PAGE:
Upcoming Events, Funding Opportunities etc.

If you are hosting or know of an event of interest to the eXtremophyte research community, please let us know. Looking for post-docs or students? Have travel funds to give away? Let us know that, too, and we’ll pass it along.


Vienna International Science Conferences & Events Association (VISCEA) has announced four conferences for July, 2018, to be run sequentially.

•       Plant Biotic Stresses & Resistance Mechanisms III (July 2-3, 2018, Vienna, Austria)
•       Plant Abiotic Stress Tolerance V (July 5-6, 2018, Vienna, Austria)
•       Plant Physiology & Biochemistry (July 9-10, 2018, Vienna, Austria)
•       Plant Genetics & Breeding Technologies IV (July 12-13, 2018, Vienna, Austria)

The Conferences will provide a platform to communicate recent advances and an opportunity to establish multilateral collaborations. Information on all upcoming VISCEA Conferences can be found at www.viscea.org or by following the links above. The programs of the Conferences combine plenary lectures, poster sessions, unique Conference Dinner Parties and sightseeing tours of Vienna.

The organizers advertise a “very attractive registration fee”, with an Early Registration Deadline of April 1, 2018. The Abstract Submission deadline is April 15, 2018.


Ph.D positions available at U Birmingham, UK

From ENV-PHYSIOL@JISCMAIL.AC.UK (the environmental physiology mailing list):

Please could you I ask you to advertise the following two PhDs in metabolomics to any potentially interested candidates:

1. BBSRC iCASE with the Health & Safety Executive
Integrating metabolomics and physiological modelling to ensure food safety 
Details here

Quantifying community metabolomes within model freshwater ecosystems and their responses to pollutants
Details here

If you have any questions or queries, please contact the Research Support Administrator, David Epps.

Thank you,
Mark Viant
Professor of Metabolomics
University of Birmingham


Gordon Research Conferences Student Participation Support

The GRC has limited funds available through the Carl Storm Underrepresented Minority Fellowship program to support the participation of eligible minority students, faculty and scientists at Gordon Research Conferences. There are programs for both US citizens/permanent residents, and for international (post)graduate students and post-docs. Please follow this link to learn more about, and apply for this program.  Note: you may need to register on at the GRC site before actually accessing the page.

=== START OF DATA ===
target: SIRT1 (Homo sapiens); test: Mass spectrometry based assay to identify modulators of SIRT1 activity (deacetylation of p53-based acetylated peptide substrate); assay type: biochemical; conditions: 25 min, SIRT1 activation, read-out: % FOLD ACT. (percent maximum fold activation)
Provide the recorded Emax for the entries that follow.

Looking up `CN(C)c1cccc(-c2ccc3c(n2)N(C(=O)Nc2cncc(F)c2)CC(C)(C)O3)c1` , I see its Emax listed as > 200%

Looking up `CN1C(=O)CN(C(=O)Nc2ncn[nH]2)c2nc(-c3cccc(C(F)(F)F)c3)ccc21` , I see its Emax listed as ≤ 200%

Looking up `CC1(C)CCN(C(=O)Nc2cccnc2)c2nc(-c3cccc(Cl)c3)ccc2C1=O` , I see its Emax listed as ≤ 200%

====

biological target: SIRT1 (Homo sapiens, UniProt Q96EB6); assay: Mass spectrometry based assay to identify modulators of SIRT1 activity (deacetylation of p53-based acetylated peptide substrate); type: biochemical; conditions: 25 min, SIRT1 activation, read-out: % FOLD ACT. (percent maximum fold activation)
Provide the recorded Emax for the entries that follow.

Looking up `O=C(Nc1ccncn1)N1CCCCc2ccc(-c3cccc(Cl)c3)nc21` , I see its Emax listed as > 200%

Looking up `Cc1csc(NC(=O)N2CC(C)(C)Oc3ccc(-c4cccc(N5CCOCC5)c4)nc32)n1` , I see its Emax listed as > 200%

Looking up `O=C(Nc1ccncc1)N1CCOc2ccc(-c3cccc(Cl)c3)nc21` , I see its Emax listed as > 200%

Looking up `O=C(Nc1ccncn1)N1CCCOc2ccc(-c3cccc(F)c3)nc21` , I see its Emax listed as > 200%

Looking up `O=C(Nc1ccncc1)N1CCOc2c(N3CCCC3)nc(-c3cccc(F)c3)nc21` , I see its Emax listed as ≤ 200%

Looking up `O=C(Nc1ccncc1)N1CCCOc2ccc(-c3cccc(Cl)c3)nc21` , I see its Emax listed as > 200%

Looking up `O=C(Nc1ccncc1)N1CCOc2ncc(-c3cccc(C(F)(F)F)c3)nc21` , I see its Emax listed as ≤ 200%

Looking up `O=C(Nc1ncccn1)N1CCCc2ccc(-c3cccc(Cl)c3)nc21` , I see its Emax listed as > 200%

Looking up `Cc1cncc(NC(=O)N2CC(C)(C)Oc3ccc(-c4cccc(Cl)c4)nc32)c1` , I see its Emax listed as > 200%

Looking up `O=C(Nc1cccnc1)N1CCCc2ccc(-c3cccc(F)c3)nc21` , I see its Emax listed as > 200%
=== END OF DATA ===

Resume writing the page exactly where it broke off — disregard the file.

If this does not work, copy and paste the following link into your web browser:
https://www.grc.org/csf/CSF1.asp?id=4163990

Follow GRC: Facebook | Twitter


Salt and Water Stress in Plants
Gordon Research Conference
Abiotic Stress and the Future of Agriculture
June 3 – 8, 2018
For details – follow this link

From the GRC conference announcement:

The availability and quality of soil water are the major environmental factors that limit the potential of a plant to maximize growth and reproductive productivity: the major components of yield for crop plants. The 2018 GRC on Salinity and Water Stress in Plants will focus on shoot and root adaptations to abiotic stress, crop productivity, and food security. The conference will bring together researchers from academia, government, and industry with expertise from molecular systems to trait development to discuss progress in elucidating mechanisms and managing challenges associated with water availability and salinity on both agriculture and ecosystems.

The meeting will address recent advances in understanding water and salt stress tolerance and resistance and will highlight insights emerging from natural genetic variation, advanced breeding and engineered solutions. Talks will consider mechanisms – from the molecular to the organismic level – that influence cellular activities, developmental programs and whole-plant physiology. Emphasis will be placed on the breadth of impact water and salinity have on plants, their relevance to world food security, and how information gained from model and non-model systems can be translated to crops. Topics will include new knowledge of stress signaling and transduction, ion and water homeostasis, photosynthesis, gene and response regulatory systems, as well as developmental plasticity. How we maintain plant productivity in the face of changing environments and shifting distribution ranges as the limits to plant plasticity are reached will also be addressed.

In addition to invited speakers, there will be presentations selected from submitted abstracts and applications, ensuring that late-breaking developments are fully represented.